WASHINGTON — THREE years ago, the Supreme Court dramatically trimmed the scope of the Constitution's free-exercise of religion clause in what may arguably have been the furthest stretch of the court's overall shift to the right.
So the next free-exercise case the court took was among the most closely watched of this year.
On Friday, the justices unanimously decided that the Constitution protected an unpopular religion in south Florida from local ordinances targeting its practices.
The decision surprised few. It did not roll back the court's last free-exercise decision in 1990. But to the relief of churches across the religious spectrum, it did not extend the earlier decision either.
The case of the Church of Lukumi Babalu Aye v. the City of Hialeah pitted a city ordinance against the ritual slaughter of animals against a Santeria church that sacrifices animals such as chickens and goats in its rituals.
Hialeah is a heavily Cuban, working-class city near Miami. The Santeria religion is a fusion of African animism brought to the Caribbean by Yoruba slaves and the Roman Catholicism of the Spanish settlers. Devotees of Santeria worship Catholic saints as spirits, who must be sustained through animal sacrifices.
In south Florida, an estimated 70,000 people practice Santeria. Local Piggly Wiggly supermarkets carry the little bottles Santeristas use in rituals. But when a Santeria priest bought land in Hialeah to create a large church to bring the mostly secret religion into the open, Hialeah residents and officials made clear that the religion was wildly unpopular.
In 1987, Hialeah passed ordinances barring the "sacrifice" or killing of animals "in a ritual." The city argued before the court that its reasons included public health concerns, since the animal remains of Santeria sacrifices are sometimes found in parking lots or floating in canals. It argued against cruelty to animals, since Santeria rites kill animals through a method that is not reliably efficient. Singling out religion
Attorneys for the Santeria church argued that those concerns could be dealt with directly without banning sacrifices. Residents of Hialeah, the attorneys noted, could kill animals for sport or food. They just could not kill them for religious purposes.
The court determined that this was a singling out of religion that was clearly barred by the free exercise of religion clause of the Constitution.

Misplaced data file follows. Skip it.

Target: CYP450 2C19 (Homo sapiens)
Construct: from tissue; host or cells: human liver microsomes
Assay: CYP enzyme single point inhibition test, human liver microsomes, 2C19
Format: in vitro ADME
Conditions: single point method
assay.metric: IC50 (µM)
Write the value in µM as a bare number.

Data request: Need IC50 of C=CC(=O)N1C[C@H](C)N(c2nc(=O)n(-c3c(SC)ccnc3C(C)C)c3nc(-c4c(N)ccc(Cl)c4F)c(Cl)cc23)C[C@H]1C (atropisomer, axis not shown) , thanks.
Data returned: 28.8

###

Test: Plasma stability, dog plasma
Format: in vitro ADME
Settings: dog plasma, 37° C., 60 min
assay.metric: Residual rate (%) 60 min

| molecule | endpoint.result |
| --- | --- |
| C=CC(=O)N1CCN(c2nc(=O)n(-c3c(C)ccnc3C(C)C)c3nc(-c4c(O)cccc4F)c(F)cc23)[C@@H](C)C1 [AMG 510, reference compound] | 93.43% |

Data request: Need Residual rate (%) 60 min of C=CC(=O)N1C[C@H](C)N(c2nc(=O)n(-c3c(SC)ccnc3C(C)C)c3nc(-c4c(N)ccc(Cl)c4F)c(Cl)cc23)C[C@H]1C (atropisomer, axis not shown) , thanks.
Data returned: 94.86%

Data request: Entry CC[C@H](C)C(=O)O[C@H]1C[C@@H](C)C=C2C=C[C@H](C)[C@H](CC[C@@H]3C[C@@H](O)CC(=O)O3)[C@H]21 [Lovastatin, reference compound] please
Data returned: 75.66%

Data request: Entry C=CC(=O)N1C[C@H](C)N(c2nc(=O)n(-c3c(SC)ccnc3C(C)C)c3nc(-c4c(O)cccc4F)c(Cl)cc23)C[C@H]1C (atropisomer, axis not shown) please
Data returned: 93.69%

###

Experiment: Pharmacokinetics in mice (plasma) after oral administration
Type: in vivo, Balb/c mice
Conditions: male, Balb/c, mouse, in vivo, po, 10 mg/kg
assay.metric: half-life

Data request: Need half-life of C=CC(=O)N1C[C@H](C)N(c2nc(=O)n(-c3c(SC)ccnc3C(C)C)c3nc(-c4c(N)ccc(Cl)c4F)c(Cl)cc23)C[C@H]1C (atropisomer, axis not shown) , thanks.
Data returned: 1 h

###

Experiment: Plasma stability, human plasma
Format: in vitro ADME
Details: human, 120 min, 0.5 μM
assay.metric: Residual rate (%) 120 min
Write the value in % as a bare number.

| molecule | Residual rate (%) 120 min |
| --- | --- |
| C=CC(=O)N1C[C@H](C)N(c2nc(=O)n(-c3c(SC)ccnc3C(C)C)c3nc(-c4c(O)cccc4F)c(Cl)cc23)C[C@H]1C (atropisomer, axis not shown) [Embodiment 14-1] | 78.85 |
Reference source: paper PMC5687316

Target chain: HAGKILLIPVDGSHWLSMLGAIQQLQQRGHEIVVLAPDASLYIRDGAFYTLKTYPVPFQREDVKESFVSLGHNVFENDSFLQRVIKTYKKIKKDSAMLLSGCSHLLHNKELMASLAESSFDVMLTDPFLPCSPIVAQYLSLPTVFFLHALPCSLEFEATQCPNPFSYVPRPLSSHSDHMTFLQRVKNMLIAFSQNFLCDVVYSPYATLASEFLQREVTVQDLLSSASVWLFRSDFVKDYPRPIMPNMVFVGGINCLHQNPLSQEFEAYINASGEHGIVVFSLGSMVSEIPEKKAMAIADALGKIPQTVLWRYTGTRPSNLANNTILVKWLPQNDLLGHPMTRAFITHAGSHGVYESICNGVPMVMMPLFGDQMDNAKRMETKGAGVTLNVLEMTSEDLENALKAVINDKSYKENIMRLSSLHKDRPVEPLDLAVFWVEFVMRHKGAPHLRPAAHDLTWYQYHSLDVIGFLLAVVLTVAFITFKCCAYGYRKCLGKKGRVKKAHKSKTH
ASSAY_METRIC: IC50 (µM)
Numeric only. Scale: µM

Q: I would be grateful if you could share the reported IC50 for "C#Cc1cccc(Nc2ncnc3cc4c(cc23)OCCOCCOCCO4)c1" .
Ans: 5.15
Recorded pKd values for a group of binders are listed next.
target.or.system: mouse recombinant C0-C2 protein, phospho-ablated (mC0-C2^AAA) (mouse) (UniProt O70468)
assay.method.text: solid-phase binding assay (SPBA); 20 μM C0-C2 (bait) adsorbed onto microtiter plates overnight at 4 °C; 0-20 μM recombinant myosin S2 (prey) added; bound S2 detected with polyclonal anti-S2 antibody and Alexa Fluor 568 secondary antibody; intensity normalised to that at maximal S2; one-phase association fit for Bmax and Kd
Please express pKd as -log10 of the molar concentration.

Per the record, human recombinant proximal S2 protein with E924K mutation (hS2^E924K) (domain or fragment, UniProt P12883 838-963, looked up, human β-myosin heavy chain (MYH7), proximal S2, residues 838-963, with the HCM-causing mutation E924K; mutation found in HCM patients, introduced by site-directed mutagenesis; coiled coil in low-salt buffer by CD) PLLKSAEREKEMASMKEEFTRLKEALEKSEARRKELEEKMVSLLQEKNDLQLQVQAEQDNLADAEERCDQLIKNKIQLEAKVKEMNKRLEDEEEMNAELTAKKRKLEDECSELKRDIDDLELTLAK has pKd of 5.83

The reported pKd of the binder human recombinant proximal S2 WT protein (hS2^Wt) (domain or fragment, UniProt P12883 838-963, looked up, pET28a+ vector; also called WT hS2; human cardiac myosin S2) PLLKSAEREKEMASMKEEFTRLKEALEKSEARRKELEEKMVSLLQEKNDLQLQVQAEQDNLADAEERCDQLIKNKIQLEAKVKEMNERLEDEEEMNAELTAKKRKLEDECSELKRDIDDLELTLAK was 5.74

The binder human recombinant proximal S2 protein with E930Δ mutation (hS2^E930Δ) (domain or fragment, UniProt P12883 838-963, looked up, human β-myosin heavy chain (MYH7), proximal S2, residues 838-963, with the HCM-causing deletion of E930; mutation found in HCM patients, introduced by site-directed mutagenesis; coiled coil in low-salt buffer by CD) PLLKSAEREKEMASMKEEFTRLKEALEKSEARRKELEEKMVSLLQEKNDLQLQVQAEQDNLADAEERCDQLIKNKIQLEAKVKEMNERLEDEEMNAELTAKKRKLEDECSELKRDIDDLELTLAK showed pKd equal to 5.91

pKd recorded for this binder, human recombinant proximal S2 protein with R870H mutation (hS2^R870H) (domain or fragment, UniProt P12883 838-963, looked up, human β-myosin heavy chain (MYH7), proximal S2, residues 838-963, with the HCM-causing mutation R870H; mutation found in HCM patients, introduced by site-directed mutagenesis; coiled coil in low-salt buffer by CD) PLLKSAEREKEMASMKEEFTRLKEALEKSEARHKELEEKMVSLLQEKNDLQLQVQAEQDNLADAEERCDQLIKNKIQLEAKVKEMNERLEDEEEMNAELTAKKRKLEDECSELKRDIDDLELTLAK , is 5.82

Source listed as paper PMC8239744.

The justices found the discrimination against religion so plain that even under the narrow reading of religious freedom offered in their 1990 decision, the Hialeah ordinances had to go.
Outside of Hialeah itself, the most vocal disappointment in the decision Friday was from animal rights activists, such as the American Society for the Prevention of Cruelty to Animals.
Although the justices did not have to revisit their 1990 decision to rule against Hialeah, several did anyway. Two of them, Sandra Day O'Connor and Harry Blackmun, were dissenters in that case. A third, David Souter, was not yet sitting on the court and went well out of his way to use his opinion Friday to differ with the previous decision.
In the 1990 case, Smith v. Oregon, native Americans were convicted under Oregon drug laws for smoking the drug peyote as part of their traditional religious observances. In a 5-to-4 decision, the court ruled that since the drug laws were neutral and generally applicable, and barred a religious practice only incidentally, they did not violate the Constitution. Previously, the court had held that government had to show a compelling interest in any law that disrupted the free-exercise of religion.
After Smith, even serving communion wine to minors in church could theoretically be prosecuted under drinking age laws, while practices like human sacrifice could always have been held illegal, religious or not, because of compelling state interest in protecting life. `God and government'
The Smith v. Oregon ruling instigated a bill in Congress to counter it, the Freedom of Religion Act, which recently passed the House but has not yet reached the Senate floor.
"Neutral, generally applicable laws," writes Justice Souter in his opinion Friday, "drafted as they are from the perspective of the non-adherent, have the unavoidable potential of putting the believer to a choice between God and government.... The case before us is rightly decided without resolving the existing tension, which remains for another day when it must be squarely faced."